Ask Alexandra: How do Stylists Obtain Clothes?

Ask Alexandra, fashion advice, stylists, fashion careers, jobs, schools, how to be a stylist

Kate Upton shot by Steven Meisel for a Vogue Italia shoot with very strong Helmut Newton references.

Hi Alexandra,

I’ve always wanted to be a fashion stylist but I don’t know how to obtain clothes? I don’t live in NY or LA where the showrooms seem to be located.

Ask Alexandra, fashion advice, stylists, fashion careers, jobs, schools, how to be a stylist

Hi Kyle,

You can start by reading my post Fashion 101: What Does a Stylist Do? which covers this topic. I have a lot of friends who work as stylists here in Vancouver, and most big brands don’t have showrooms or even press agencies here, so access to collections is actually quite difficult but they manage.

Ask Alexandra, fashion advice, stylists, fashion careers, jobs, schools, how to be a stylist

The first step is to be trusted as a stylist so that companies will be willing to lend you the clothes. In order to be trusted, you need to have a decent portfolio, be proven as a stylist (which means you have done some good work) and have a good team in place or be doing an interesting job/assignment. If you are doing an assignment for a magazine with a great reputation, they should help you get an “in” so you can borrow clothes from good brands. In fact, just mentioning their name will help. It is like a modeling agency, they will want to know who the team is before they send a model out. In order to gain credibility, you need to “test”, which means do shoots for free with a team (photographer, hair, makeup, and model) who are also looking to build their portfolios. For these types of shoots, borrow from local brands, buy clothes, or use your own stuff. The purpose is to get great shots so that you can pitch for commercial jobs.

Ask Alexandra, fashion advice, stylists, fashion careers, jobs, schools, how to be a stylist

Once you’ve developed a basic level of credibility as a stylist, then it will be easier to get clothes for future shoots. Here are a few of the ways to obtain clothes for shoots:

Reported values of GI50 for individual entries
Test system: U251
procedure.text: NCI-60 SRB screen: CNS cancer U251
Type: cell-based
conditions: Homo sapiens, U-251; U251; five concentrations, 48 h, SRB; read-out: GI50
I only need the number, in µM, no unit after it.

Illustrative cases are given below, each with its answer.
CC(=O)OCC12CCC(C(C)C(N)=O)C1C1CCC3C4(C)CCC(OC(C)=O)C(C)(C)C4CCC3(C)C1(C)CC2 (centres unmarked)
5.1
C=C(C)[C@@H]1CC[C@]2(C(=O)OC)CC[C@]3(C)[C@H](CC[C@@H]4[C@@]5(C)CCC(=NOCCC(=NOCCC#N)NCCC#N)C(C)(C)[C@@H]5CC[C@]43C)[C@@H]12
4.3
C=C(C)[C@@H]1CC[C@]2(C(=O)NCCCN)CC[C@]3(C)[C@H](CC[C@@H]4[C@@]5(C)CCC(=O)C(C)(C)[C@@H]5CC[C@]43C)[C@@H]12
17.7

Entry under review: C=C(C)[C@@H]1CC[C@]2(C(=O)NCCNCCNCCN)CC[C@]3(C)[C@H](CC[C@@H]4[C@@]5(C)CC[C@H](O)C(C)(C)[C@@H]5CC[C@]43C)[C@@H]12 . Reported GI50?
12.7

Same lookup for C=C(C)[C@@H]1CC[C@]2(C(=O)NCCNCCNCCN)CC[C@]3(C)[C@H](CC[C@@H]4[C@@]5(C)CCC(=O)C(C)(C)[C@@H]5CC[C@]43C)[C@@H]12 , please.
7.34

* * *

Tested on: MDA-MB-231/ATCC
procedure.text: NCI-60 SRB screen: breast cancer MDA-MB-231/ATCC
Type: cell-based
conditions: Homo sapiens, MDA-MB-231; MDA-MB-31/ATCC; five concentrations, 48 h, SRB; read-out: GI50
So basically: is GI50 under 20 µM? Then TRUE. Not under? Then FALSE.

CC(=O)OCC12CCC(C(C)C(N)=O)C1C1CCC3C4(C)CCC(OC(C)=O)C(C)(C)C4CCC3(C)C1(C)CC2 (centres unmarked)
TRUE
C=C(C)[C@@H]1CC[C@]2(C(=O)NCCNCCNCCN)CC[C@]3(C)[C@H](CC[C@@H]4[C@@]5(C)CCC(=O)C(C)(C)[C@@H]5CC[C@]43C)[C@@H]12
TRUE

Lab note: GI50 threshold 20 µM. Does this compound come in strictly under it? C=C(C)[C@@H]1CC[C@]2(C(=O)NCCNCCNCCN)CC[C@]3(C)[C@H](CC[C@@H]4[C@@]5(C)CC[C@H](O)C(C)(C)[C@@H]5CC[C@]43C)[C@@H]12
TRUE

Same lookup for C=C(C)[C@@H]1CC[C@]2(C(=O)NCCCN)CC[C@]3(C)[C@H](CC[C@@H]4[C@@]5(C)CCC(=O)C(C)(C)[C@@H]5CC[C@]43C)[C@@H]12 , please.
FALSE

1. Borrow from the press offices. Brands will have press offices in their home city, and larger ones will also have in a few other cities (ex. a Paris brand may have an office in New York and perhaps one in Asia) and one of their jobs is to lend out clothes for shoots. They will be willing to send them to you, across the world, if need be, when the shoot will be “worth” it for them. If it is a very special sample, know that top publications and stylists will get first dibs. If its high end jewelry, they send a security guard to accompany it. I won’t lie, developing contacts with the press agents for different brands is difficult (they can be total snobby assholes a lot of the time), but well worth it.

Ask Alexandra, fashion advice, stylists, fashion careers, jobs, schools, how to be a stylist

2. Sometimes brands will have press offices in smaller cities, but no samples. (Ex. one of Vancouver’s best agencies, Tara Parker Tait PR represents Gap, but they don’t carry a full sample collection in their office.) If this is the case, then the local press agent can usually arrange for you to borrow from a store or get a sample shipped in on your behalf.

3. Borrow from the stores. Some stores will lend clothes for shoots. If it is a big brand, they will usually need approval from head office. If it is a smaller brand, they might ask that you pay or put down a deposit for the clothing, but are willing to refund you if things get returned in good shape. Don’t mess up these relationships by returning clothes in poor shape. If you mess something up, be prepared to pay for it!

Ask Alexandra, fashion advice, stylists, fashion careers, jobs, schools, how to be a stylist

4. Borrow from local designers. This is a great option, particularly if you are doing work for a local publication. Again, nurture these relationships and be good to people. Offer to pay if things get ruined, make sure the brands get credited properly in shoots, and always send them copies of the images so they can see what you’ve done.

5. Shop vintage or your own closet. A lot of shoots feature clothing that is credited as “stylist’s own,” and as long as you aren’t working for a major glossy, this is fine. It is ok to feature vintage pieces or older season if you are not working for a top fashion magazine, and this is a great trick to use when you are building your portfolio.

And if none of this works, buy your own clothes, take VERY good care of the during the shoot, and return them afterwards! But note that this should only be used in desperate situations, as retailers will not be too happy about this. The most important thing is to develop a great relationship with the press agents and brands! And of course, do great work and get credited for it! Good luck.

Images from Fashion Gone Rogue.

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